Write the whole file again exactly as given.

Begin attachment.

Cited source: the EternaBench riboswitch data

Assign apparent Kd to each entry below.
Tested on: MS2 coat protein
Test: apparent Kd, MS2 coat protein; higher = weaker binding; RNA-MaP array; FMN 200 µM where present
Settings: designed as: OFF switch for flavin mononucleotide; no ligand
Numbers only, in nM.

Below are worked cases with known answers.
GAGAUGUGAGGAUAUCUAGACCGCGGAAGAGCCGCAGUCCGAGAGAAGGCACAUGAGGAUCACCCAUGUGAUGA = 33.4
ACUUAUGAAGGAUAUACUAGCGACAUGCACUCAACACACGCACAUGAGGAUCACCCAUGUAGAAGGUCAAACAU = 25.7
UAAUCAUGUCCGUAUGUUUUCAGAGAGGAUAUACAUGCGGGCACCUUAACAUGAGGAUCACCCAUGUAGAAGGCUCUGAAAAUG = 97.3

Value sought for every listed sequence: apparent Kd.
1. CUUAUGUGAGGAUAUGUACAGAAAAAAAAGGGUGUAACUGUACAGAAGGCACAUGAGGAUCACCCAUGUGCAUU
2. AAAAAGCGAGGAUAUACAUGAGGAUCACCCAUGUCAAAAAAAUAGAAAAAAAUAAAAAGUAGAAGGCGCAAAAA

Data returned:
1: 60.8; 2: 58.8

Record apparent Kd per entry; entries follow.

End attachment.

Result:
Cited source: the EternaBench riboswitch data

Assign apparent Kd to each entry below.
Tested on: MS2 coat protein
Test: apparent Kd, MS2 coat protein; higher = weaker binding; RNA-MaP array; FMN 200 µM where present
Settings: designed as: OFF switch for flavin mononucleotide; no ligand
Numbers only, in nM.

Below are worked cases with known answers.
GAGAUGUGAGGAUAUCUAGACCGCGGAAGAGCCGCAGUCCGAGAGAAGGCACAUGAGGAUCACCCAUGUGAUGA = 33.4
ACUUAUGAAGGAUAUACUAGCGACAUGCACUCAACACACGCACAUGAGGAUCACCCAUGUAGAAGGUCAAACAU = 25.7
UAAUCAUGUCCGUAUGUUUUCAGAGAGGAUAUACAUGCGGGCACCUUAACAUGAGGAUCACCCAUGUAGAAGGCUCUGAAAAUG = 97.3

Value sought for every listed sequence: apparent Kd.
1. CUUAUGUGAGGAUAUGUACAGAAAAAAAAGGGUGUAACUGUACAGAAGGCACAUGAGGAUCACCCAUGUGCAUU
2. AAAAAGCGAGGAUAUACAUGAGGAUCACCCAUGUCAAAAAAAUAGAAAAAAAUAAAAAGUAGAAGGCGCAAAAA

Data returned:
1: 60.8; 2: 58.8

Record apparent Kd per entry; entries follow.